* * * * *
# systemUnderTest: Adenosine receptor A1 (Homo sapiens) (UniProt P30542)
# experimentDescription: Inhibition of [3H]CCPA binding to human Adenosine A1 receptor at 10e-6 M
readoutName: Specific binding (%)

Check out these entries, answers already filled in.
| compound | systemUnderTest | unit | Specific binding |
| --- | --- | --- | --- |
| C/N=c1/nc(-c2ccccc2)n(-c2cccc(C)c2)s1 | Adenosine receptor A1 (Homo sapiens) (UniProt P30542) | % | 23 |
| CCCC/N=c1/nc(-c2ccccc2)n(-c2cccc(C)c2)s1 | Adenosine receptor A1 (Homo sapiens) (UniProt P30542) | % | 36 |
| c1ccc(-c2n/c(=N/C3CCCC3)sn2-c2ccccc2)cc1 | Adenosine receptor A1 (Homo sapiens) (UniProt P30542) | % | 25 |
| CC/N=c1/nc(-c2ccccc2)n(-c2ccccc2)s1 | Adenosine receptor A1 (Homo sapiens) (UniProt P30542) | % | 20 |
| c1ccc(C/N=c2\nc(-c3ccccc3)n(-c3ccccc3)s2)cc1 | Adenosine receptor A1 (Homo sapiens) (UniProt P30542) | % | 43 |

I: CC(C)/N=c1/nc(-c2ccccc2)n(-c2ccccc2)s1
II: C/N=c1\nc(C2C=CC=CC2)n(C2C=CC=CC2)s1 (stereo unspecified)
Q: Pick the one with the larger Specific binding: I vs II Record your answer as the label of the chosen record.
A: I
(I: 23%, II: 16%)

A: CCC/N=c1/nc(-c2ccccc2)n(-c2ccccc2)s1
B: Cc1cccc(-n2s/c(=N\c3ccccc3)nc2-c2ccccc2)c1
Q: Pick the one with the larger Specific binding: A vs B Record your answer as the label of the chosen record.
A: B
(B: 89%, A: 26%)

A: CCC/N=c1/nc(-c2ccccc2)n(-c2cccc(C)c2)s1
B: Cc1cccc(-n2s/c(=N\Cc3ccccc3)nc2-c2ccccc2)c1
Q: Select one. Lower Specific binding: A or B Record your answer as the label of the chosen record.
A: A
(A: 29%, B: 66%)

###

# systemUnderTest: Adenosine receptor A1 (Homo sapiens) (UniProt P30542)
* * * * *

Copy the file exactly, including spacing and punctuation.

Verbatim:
# systemUnderTest: Adenosine receptor A1 (Homo sapiens) (UniProt P30542)
# experimentDescription: Inhibition of [3H]CCPA binding to human Adenosine A1 receptor at 10e-6 M
readoutName: Specific binding (%)

Check out these entries, answers already filled in.
| compound | systemUnderTest | unit | Specific binding |
| --- | --- | --- | --- |
| C/N=c1/nc(-c2ccccc2)n(-c2cccc(C)c2)s1 | Adenosine receptor A1 (Homo sapiens) (UniProt P30542) | % | 23 |
| CCCC/N=c1/nc(-c2ccccc2)n(-c2cccc(C)c2)s1 | Adenosine receptor A1 (Homo sapiens) (UniProt P30542) | % | 36 |
| c1ccc(-c2n/c(=N/C3CCCC3)sn2-c2ccccc2)cc1 | Adenosine receptor A1 (Homo sapiens) (UniProt P30542) | % | 25 |
| CC/N=c1/nc(-c2ccccc2)n(-c2ccccc2)s1 | Adenosine receptor A1 (Homo sapiens) (UniProt P30542) | % | 20 |
| c1ccc(C/N=c2\nc(-c3ccccc3)n(-c3ccccc3)s2)cc1 | Adenosine receptor A1 (Homo sapiens) (UniProt P30542) | % | 43 |

I: CC(C)/N=c1/nc(-c2ccccc2)n(-c2ccccc2)s1
II: C/N=c1\nc(C2C=CC=CC2)n(C2C=CC=CC2)s1 (stereo unspecified)
Q: Pick the one with the larger Specific binding: I vs II Record your answer as the label of the chosen record.
A: I
(I: 23%, II: 16%)

A: CCC/N=c1/nc(-c2ccccc2)n(-c2ccccc2)s1
B: Cc1cccc(-n2s/c(=N\c3ccccc3)nc2-c2ccccc2)c1
Q: Pick the one with the larger Specific binding: A vs B Record your answer as the label of the chosen record.
A: B
(B: 89%, A: 26%)

A: CCC/N=c1/nc(-c2ccccc2)n(-c2cccc(C)c2)s1
B: Cc1cccc(-n2s/c(=N\Cc3ccccc3)nc2-c2ccccc2)c1
Q: Select one. Lower Specific binding: A or B Record your answer as the label of the chosen record.
A: A
(A: 29%, B: 66%)

###

# systemUnderTest: Adenosine receptor A1 (Homo sapiens) (UniProt P30542)